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Introduction to PBX


Rather than individual phone lines, most enterprises have a system that allows them to make and receive calls via a central system supporting a number of extensions. This is known as a Private Branch Exchange (PBX).

A PBX allows external lines to be shared amongst a number of people on the principle that not all phones will be in use at the same time. This saves on the number of lines you need with consequently lower costs. It also allows employees to communicate internally between extensions, and makes for efficient routing of incoming call traffic.

The term 'Private' in PBX comes from the fact that the equipment is owned internally by the business rather than by the company supplying the telephone service.


This introduction to PBX explains its features and alternatives.


Elements of a PBX

A modern digital PBX is made up of a number of elements. These include the PBX itself, a unit that switches calls within and outside the system. This is essentially a computer and may have a console - screen and keyboard - for management tasks. In many modern systems though, configuration and management can be carried out remotely using a PC. Management options include being able to assign levels of function to different extensions so that certain phones may be barred from making international calls or from being used outside office hours for example.

There will also be one or more operator consoles, often referred to as a switchboard, which receive incoming calls and allow them to be diverted around the system. Most will also have a remote service mode, for night time for example, which will divert general calls to an answerphone. Many systems have a direct dial in (DDI) function which allows extensions to have their own external phone number so that people can call them directly without going through the switchboard.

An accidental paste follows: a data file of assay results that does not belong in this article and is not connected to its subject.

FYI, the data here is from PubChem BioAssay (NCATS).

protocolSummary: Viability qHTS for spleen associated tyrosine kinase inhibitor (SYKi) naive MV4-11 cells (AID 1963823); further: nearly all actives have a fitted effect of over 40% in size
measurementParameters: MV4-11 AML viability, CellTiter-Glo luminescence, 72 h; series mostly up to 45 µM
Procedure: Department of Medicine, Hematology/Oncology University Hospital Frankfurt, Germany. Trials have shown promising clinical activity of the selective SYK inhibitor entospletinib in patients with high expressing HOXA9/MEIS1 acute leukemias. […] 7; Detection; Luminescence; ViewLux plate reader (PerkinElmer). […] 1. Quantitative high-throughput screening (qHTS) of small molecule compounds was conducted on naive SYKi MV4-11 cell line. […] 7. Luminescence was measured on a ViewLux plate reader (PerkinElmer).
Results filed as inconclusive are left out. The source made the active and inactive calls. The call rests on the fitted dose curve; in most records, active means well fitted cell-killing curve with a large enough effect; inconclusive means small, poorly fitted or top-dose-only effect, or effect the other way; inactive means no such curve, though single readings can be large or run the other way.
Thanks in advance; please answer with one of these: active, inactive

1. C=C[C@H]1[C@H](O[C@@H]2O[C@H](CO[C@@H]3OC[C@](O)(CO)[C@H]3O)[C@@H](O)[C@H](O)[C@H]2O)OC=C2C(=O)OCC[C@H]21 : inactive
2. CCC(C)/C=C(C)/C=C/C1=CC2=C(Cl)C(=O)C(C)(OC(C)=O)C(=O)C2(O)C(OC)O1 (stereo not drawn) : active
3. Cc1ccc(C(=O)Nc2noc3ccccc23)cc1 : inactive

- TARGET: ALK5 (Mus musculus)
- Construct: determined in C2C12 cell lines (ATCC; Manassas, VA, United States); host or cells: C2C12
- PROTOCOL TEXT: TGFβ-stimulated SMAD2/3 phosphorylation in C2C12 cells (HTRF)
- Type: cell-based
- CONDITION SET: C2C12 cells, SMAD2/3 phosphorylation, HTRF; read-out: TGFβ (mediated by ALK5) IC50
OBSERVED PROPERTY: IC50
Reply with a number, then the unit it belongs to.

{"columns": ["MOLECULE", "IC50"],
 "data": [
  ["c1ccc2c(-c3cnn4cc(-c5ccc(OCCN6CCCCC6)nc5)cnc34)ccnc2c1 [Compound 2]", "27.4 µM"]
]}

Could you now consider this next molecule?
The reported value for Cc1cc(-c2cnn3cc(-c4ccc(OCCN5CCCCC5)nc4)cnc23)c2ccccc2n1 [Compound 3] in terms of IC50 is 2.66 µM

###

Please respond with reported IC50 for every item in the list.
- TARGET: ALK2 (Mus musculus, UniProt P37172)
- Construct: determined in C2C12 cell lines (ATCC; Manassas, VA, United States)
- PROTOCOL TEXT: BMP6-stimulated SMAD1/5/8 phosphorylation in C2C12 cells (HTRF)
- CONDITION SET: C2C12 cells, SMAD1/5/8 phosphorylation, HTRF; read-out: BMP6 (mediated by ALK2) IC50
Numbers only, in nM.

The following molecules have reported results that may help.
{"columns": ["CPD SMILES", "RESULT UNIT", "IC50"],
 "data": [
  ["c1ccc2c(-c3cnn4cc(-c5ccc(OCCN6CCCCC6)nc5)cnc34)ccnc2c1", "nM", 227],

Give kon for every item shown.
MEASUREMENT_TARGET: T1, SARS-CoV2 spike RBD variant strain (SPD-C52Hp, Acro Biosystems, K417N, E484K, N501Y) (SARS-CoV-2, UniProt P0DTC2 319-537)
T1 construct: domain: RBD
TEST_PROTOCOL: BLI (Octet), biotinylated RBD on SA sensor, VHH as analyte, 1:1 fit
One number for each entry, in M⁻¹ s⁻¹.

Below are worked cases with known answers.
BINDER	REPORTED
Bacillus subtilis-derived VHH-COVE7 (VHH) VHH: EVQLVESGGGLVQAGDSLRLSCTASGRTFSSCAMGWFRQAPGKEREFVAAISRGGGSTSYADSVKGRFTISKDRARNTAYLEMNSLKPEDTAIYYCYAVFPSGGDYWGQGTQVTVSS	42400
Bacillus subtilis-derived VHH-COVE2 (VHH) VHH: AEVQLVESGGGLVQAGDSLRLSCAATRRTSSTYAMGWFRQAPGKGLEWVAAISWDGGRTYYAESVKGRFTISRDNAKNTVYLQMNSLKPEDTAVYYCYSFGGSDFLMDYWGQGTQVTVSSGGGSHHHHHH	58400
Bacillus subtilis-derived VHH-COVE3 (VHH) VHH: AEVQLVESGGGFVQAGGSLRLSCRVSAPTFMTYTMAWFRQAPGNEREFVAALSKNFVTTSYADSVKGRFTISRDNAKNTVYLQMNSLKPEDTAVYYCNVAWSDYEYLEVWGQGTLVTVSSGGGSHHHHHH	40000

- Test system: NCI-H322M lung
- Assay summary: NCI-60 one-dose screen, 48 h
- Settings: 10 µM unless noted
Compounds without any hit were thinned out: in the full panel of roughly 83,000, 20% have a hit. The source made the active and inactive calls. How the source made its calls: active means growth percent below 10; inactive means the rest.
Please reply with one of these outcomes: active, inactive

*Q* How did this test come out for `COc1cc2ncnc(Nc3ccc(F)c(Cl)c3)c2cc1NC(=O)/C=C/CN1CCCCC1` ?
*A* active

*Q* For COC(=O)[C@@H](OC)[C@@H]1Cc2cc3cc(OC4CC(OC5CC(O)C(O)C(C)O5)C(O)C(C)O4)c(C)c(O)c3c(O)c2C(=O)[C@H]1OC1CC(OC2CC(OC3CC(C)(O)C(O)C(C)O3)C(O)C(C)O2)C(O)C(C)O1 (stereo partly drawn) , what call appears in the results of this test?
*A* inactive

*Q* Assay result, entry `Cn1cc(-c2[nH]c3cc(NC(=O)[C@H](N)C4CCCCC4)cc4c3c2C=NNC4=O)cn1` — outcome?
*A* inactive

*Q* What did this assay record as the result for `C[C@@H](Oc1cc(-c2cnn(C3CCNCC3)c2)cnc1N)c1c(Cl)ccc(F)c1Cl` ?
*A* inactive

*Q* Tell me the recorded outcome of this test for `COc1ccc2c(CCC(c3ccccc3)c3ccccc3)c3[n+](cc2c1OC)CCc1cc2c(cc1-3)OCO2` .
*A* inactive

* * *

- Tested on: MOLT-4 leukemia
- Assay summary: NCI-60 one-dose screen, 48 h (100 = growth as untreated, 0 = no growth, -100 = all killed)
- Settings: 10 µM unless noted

The other key part of a PBX system is the lines. There will be a telephone trunk line of connections entering the premises - this is often in the form of an ISDN line. Internally there will be a network of lines to individual desktop phones known as extensions. This uses the same type of cabling as Ethernet computer networks and can share the same infrastructure and outlets which makes for easy configuration and flexibility internally. Systems usually permit grouping of phones allowing a user to key in a code to pick up a call that is ringing on a nearby extension for example, or the use of hunting groups where a call will switch to another nearby handset after it has gone unanswered for a certain number of rings.


Alternatives to PBX

There are alternatives to a PBX in the form of centrex systems that outsource the PBX functions to your telecoms supplier. This means no equipment is required internally, but you still get all of the functions including dialling in and out, and transferring calls. It is managed by the supplier so there are no internal support requirements.

Another recent alternative is VoIP calling using the internet rather than conventional call lines. This can replace a PBX completely but can also be integrated into a PBX system allowing, for example, international calls to be made at a lower rate, or outgoing calls to be made on VoIP while incoming calls are handled in the conventional way.

VoIP system can also make use of what is called a soft PBX. This is a system that runs on a computer and provides the functions of a PBX without the need for dedicated hardware. IP phones can be used so staff can still have a handset on their desk. An added advantage of softphone systems is that they can be accessed remotely, allowing the business phone system to be used, for example, by staff working from home.

If you already have a PBX project underway, get in touch with SAS today to see how we can help you. SAS can provide a shortlist of suitable Telecoms partners for your business. Our service is non-chargeable and there is no obligation to proceed with our selected vendors.

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